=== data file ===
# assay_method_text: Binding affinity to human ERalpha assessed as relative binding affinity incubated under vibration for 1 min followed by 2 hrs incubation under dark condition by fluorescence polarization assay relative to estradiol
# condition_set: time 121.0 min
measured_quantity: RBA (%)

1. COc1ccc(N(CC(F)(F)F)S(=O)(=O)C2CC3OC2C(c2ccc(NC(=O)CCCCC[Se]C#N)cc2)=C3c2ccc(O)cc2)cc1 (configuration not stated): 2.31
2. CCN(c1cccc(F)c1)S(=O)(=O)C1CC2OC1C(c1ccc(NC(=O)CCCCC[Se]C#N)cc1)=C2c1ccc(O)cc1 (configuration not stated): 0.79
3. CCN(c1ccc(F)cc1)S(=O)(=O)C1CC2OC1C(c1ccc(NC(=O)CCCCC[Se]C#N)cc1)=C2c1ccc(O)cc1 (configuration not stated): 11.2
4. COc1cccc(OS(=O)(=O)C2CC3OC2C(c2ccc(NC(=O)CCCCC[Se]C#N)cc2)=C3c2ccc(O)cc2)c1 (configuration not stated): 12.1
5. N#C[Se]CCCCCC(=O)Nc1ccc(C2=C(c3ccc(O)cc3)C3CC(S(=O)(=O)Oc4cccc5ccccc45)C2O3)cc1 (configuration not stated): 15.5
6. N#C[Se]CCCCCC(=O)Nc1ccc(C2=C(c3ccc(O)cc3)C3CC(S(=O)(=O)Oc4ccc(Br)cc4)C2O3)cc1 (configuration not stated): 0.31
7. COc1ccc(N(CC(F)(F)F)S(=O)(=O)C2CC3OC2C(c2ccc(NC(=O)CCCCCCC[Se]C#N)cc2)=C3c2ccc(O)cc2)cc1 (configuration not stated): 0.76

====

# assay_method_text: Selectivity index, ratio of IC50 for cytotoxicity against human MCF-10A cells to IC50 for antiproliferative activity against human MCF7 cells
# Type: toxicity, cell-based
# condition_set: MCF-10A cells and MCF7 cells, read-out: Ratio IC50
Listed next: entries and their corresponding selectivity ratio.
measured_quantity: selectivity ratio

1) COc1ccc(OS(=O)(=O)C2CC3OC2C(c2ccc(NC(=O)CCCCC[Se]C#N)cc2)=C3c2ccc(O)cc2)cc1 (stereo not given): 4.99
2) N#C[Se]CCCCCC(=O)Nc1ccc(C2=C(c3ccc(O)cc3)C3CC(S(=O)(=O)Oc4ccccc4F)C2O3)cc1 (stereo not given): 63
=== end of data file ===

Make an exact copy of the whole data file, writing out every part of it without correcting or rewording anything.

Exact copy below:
# assay_method_text: Binding affinity to human ERalpha assessed as relative binding affinity incubated under vibration for 1 min followed by 2 hrs incubation under dark condition by fluorescence polarization assay relative to estradiol
# condition_set: time 121.0 min
measured_quantity: RBA (%)

1. COc1ccc(N(CC(F)(F)F)S(=O)(=O)C2CC3OC2C(c2ccc(NC(=O)CCCCC[Se]C#N)cc2)=C3c2ccc(O)cc2)cc1 (configuration not stated): 2.31
2. CCN(c1cccc(F)c1)S(=O)(=O)C1CC2OC1C(c1ccc(NC(=O)CCCCC[Se]C#N)cc1)=C2c1ccc(O)cc1 (configuration not stated): 0.79
3. CCN(c1ccc(F)cc1)S(=O)(=O)C1CC2OC1C(c1ccc(NC(=O)CCCCC[Se]C#N)cc1)=C2c1ccc(O)cc1 (configuration not stated): 11.2
4. COc1cccc(OS(=O)(=O)C2CC3OC2C(c2ccc(NC(=O)CCCCC[Se]C#N)cc2)=C3c2ccc(O)cc2)c1 (configuration not stated): 12.1
5. N#C[Se]CCCCCC(=O)Nc1ccc(C2=C(c3ccc(O)cc3)C3CC(S(=O)(=O)Oc4cccc5ccccc45)C2O3)cc1 (configuration not stated): 15.5
6. N#C[Se]CCCCCC(=O)Nc1ccc(C2=C(c3ccc(O)cc3)C3CC(S(=O)(=O)Oc4ccc(Br)cc4)C2O3)cc1 (configuration not stated): 0.31
7. COc1ccc(N(CC(F)(F)F)S(=O)(=O)C2CC3OC2C(c2ccc(NC(=O)CCCCCCC[Se]C#N)cc2)=C3c2ccc(O)cc2)cc1 (configuration not stated): 0.76

====

# assay_method_text: Selectivity index, ratio of IC50 for cytotoxicity against human MCF-10A cells to IC50 for antiproliferative activity against human MCF7 cells
# Type: toxicity, cell-based
# condition_set: MCF-10A cells and MCF7 cells, read-out: Ratio IC50
Listed next: entries and their corresponding selectivity ratio.
measured_quantity: selectivity ratio

1) COc1ccc(OS(=O)(=O)C2CC3OC2C(c2ccc(NC(=O)CCCCC[Se]C#N)cc2)=C3c2ccc(O)cc2)cc1 (stereo not given): 4.99
2) N#C[Se]CCCCCC(=O)Nc1ccc(C2=C(c3ccc(O)cc3)C3CC(S(=O)(=O)Oc4ccccc4F)C2O3)cc1 (stereo not given): 63